Ron Hoffman became involved with Reena back in the 1980’s because of his best friend at the time, Marshall Gottlieb. “He had a son with challenges,” says Ron, “and they were doing everything they could possibly do. Because of our relationship, I paid attention because I understood.” The Gottlieb’s found Reena, and their son, Stevie Gottlieb, eventually came to live in a Reena group home. “I was community oriented, so I said let’s see what we can do about raising money for Reena so we can do more of these group homes and have more resources. Sandy (Keshen) was all over that. At the time, she was getting money from the government but not so much from donors.” And that is just what Ron Hoffman did, ultimately ending up as Chair of Reena Foundation from 1994-1997.
Ron became involved in Reena Foundation and organizing Reena dinners with chairs who could draw people from the greater community. Over the years, those gala dinners attracted many of the city’s biggest philanthropists according to Ron. At the height of the bevy of fundraising and charity dinners, Ron remembers organizing one fundraising dinner that charged per plate…there was actually no dinner…they just sold the plate! “You had all the competition from other Jewish charities and that was always a challenge for Reena. If you didn’t know someone who is challenged, you wouldn’t necessarily say that this is the first organization that I’m going to support.”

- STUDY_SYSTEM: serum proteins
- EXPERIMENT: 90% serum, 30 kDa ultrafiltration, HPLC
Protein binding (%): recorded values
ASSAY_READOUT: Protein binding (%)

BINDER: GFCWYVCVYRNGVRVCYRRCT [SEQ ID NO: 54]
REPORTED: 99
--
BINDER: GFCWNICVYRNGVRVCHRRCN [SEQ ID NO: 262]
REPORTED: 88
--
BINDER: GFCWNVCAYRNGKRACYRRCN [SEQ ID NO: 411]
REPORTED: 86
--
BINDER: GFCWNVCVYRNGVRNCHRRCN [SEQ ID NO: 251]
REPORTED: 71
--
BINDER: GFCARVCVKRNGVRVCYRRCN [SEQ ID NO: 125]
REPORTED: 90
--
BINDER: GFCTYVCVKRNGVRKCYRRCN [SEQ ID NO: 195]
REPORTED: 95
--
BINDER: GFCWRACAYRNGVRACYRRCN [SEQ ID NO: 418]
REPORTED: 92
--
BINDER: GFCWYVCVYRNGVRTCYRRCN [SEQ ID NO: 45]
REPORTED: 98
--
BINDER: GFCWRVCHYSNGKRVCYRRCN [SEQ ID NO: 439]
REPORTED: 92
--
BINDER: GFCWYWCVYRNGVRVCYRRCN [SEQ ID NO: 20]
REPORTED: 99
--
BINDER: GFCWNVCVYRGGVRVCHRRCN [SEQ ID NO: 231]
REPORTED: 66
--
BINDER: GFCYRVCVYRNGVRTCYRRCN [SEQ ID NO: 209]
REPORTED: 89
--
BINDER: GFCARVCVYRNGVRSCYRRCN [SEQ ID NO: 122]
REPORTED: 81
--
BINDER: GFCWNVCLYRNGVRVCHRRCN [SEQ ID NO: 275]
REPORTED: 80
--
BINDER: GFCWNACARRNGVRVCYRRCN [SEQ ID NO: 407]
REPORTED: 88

In fact, Ron says, even he was unsure of himself in the beginning. “I was never really, really comfortable around individuals with diverse abilities…because I didn’t grow up around anyone who was challenged, and it was always like how do you communicate? how do you talk to them? But the truth of the matter is you talk to them just like you talk to anyone else.” Ron became more familiar with the population by visiting homes and interacting with individuals involved in committees and meetings. One of his most vivid memories is of the annual Reena Purim party. “The Purim party was so revealing was because everybody would come in costume…sponsors, parents, employees, and individuals would all come in costume. And what I discovered was you could not tell who was who. It was an amazing revelation. And I thought that is what it is really about. It was the ultimate inclusion…The ultimate way of recognizing that everybody is the same.”
During his time as Foundation Chair, Ron also worked closely with Sandy Keshen, former Reena CEO, who he calls an extraordinary woman. “Sandy had these great, big ideas for Reena…she said, ‘we’re going to create a home, a big place and not a little place because we’re big.”
Not only has Ron Hoffman worked diligently helping to build Reena into the sector leader it is today, but he also helped recruit friends who would do the same and take on leadership roles at Reena themselves including past Reena Board, Foundation and Batay Reena leaders like Gerald Hartman, Harold Seidel, and Irving Feldman. Ron’s work for the Jewish community at large has also included time as president of JNF. In fact, he is proud to have helped facilitate the inclusion of Reena supported individuals on JNF’s annual trips to Israel.
Helping people is just Ron Hoffman’s way, “I was a lawyer, then in the laboratory business…both ways of helping people.”